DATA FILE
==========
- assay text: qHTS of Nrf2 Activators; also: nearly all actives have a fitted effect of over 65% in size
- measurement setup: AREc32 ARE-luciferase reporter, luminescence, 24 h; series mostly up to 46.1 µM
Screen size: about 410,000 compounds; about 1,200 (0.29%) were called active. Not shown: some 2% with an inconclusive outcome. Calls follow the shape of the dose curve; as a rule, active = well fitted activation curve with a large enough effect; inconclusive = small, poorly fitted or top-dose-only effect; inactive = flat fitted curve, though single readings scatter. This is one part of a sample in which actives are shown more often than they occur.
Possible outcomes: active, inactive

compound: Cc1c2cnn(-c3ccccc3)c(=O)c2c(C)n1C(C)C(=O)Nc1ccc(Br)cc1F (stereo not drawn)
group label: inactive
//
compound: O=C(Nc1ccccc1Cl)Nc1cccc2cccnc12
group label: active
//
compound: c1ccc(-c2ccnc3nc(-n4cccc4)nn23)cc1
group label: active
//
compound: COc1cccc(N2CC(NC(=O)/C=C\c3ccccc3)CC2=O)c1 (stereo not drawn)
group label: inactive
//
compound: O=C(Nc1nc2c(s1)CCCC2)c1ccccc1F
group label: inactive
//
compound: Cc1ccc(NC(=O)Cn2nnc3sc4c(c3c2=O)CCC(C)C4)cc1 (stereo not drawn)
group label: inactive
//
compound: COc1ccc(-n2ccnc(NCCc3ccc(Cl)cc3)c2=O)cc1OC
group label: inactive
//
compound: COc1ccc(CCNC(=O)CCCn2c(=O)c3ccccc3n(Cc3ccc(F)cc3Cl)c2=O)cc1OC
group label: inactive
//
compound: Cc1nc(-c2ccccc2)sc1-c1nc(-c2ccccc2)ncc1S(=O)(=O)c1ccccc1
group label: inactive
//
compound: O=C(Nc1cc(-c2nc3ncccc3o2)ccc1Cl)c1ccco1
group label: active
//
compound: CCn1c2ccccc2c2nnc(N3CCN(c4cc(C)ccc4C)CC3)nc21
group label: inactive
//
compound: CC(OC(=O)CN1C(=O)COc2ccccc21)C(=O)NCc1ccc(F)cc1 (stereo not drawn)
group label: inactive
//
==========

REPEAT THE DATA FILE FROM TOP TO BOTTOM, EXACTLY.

- assay text: qHTS of Nrf2 Activators; also: nearly all actives have a fitted effect of over 65% in size
- measurement setup: AREc32 ARE-luciferase reporter, luminescence, 24 h; series mostly up to 46.1 µM
Screen size: about 410,000 compounds; about 1,200 (0.29%) were called active. Not shown: some 2% with an inconclusive outcome. Calls follow the shape of the dose curve; as a rule, active = well fitted activation curve with a large enough effect; inconclusive = small, poorly fitted or top-dose-only effect; inactive = flat fitted curve, though single readings scatter. This is one part of a sample in which actives are shown more often than they occur.
Possible outcomes: active, inactive

compound: Cc1c2cnn(-c3ccccc3)c(=O)c2c(C)n1C(C)C(=O)Nc1ccc(Br)cc1F (stereo not drawn)
group label: inactive
//
compound: O=C(Nc1ccccc1Cl)Nc1cccc2cccnc12
group label: active
//
compound: c1ccc(-c2ccnc3nc(-n4cccc4)nn23)cc1
group label: active
//
compound: COc1cccc(N2CC(NC(=O)/C=C\c3ccccc3)CC2=O)c1 (stereo not drawn)
group label: inactive
//
compound: O=C(Nc1nc2c(s1)CCCC2)c1ccccc1F
group label: inactive
//
compound: Cc1ccc(NC(=O)Cn2nnc3sc4c(c3c2=O)CCC(C)C4)cc1 (stereo not drawn)
group label: inactive
//
compound: COc1ccc(-n2ccnc(NCCc3ccc(Cl)cc3)c2=O)cc1OC
group label: inactive
//
compound: COc1ccc(CCNC(=O)CCCn2c(=O)c3ccccc3n(Cc3ccc(F)cc3Cl)c2=O)cc1OC
group label: inactive
//
compound: Cc1nc(-c2ccccc2)sc1-c1nc(-c2ccccc2)ncc1S(=O)(=O)c1ccccc1
group label: inactive
//
compound: O=C(Nc1cc(-c2nc3ncccc3o2)ccc1Cl)c1ccco1
group label: active
//
compound: CCn1c2ccccc2c2nnc(N3CCN(c4cc(C)ccc4C)CC3)nc21
group label: inactive
//
compound: CC(OC(=O)CN1C(=O)COc2ccccc21)C(=O)NCc1ccc(F)cc1 (stereo not drawn)
group label: inactive
//